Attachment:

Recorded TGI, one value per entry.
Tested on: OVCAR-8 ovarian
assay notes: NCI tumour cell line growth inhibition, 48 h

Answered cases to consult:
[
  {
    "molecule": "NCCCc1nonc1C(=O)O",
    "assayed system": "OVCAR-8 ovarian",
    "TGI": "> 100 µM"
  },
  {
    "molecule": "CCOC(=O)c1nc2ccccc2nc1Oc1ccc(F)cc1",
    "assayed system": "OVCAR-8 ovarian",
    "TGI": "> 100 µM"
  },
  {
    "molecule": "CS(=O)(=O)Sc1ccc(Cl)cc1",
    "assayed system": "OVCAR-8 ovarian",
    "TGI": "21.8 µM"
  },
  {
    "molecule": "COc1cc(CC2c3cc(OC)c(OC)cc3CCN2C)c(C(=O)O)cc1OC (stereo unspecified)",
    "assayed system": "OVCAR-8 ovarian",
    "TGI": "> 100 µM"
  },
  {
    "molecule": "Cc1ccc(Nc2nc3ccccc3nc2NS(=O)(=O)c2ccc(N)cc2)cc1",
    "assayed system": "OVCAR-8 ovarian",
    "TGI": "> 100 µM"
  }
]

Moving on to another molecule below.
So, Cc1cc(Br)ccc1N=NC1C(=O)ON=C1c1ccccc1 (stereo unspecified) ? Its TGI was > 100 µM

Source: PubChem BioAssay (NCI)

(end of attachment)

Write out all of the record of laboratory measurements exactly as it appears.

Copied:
Recorded TGI, one value per entry.
Tested on: OVCAR-8 ovarian
assay notes: NCI tumour cell line growth inhibition, 48 h

Answered cases to consult:
[
  {
    "molecule": "NCCCc1nonc1C(=O)O",
    "assayed system": "OVCAR-8 ovarian",
    "TGI": "> 100 µM"
  },
  {
    "molecule": "CCOC(=O)c1nc2ccccc2nc1Oc1ccc(F)cc1",
    "assayed system": "OVCAR-8 ovarian",
    "TGI": "> 100 µM"
  },
  {
    "molecule": "CS(=O)(=O)Sc1ccc(Cl)cc1",
    "assayed system": "OVCAR-8 ovarian",
    "TGI": "21.8 µM"
  },
  {
    "molecule": "COc1cc(CC2c3cc(OC)c(OC)cc3CCN2C)c(C(=O)O)cc1OC (stereo unspecified)",
    "assayed system": "OVCAR-8 ovarian",
    "TGI": "> 100 µM"
  },
  {
    "molecule": "Cc1ccc(Nc2nc3ccccc3nc2NS(=O)(=O)c2ccc(N)cc2)cc1",
    "assayed system": "OVCAR-8 ovarian",
    "TGI": "> 100 µM"
  }
]

Moving on to another molecule below.
So, Cc1cc(Br)ccc1N=NC1C(=O)ON=C1c1ccccc1 (stereo unspecified) ? Its TGI was > 100 µM

Source: PubChem BioAssay (NCI)